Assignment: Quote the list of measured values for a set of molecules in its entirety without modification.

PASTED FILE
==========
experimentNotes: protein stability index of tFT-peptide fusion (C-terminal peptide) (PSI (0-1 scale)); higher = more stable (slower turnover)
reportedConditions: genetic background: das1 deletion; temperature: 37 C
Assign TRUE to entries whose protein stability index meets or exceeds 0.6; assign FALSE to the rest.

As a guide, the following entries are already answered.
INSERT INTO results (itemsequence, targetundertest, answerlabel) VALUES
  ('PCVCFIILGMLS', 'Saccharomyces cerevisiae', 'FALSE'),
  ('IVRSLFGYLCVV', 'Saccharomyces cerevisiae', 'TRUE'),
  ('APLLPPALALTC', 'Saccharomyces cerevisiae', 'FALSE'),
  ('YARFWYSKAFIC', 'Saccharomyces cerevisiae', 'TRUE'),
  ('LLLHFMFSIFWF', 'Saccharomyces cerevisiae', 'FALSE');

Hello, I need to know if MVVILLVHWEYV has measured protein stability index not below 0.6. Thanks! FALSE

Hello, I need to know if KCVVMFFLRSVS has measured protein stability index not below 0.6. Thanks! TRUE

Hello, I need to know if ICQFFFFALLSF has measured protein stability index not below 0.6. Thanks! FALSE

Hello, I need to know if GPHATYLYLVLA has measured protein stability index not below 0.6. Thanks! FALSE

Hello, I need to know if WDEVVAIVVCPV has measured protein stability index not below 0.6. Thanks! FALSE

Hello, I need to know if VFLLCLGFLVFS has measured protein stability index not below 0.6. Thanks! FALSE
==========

experimentNotes: protein stability index of tFT-peptide fusion (C-terminal peptide) (PSI (0-1 scale)); higher = more stable (slower turnover)
reportedConditions: genetic background: das1 deletion; temperature: 37 C
Assign TRUE to entries whose protein stability index meets or exceeds 0.6; assign FALSE to the rest.

As a guide, the following entries are already answered.
INSERT INTO results (itemsequence, targetundertest, answerlabel) VALUES
  ('PCVCFIILGMLS', 'Saccharomyces cerevisiae', 'FALSE'),
  ('IVRSLFGYLCVV', 'Saccharomyces cerevisiae', 'TRUE'),
  ('APLLPPALALTC', 'Saccharomyces cerevisiae', 'FALSE'),
  ('YARFWYSKAFIC', 'Saccharomyces cerevisiae', 'TRUE'),
  ('LLLHFMFSIFWF', 'Saccharomyces cerevisiae', 'FALSE');

Hello, I need to know if MVVILLVHWEYV has measured protein stability index not below 0.6. Thanks! FALSE

Hello, I need to know if KCVVMFFLRSVS has measured protein stability index not below 0.6. Thanks! TRUE

Hello, I need to know if ICQFFFFALLSF has measured protein stability index not below 0.6. Thanks! FALSE

Hello, I need to know if GPHATYLYLVLA has measured protein stability index not below 0.6. Thanks! FALSE

Hello, I need to know if WDEVVAIVVCPV has measured protein stability index not below 0.6. Thanks! FALSE

Hello, I need to know if VFLLCLGFLVFS has measured protein stability index not below 0.6. Thanks! FALSE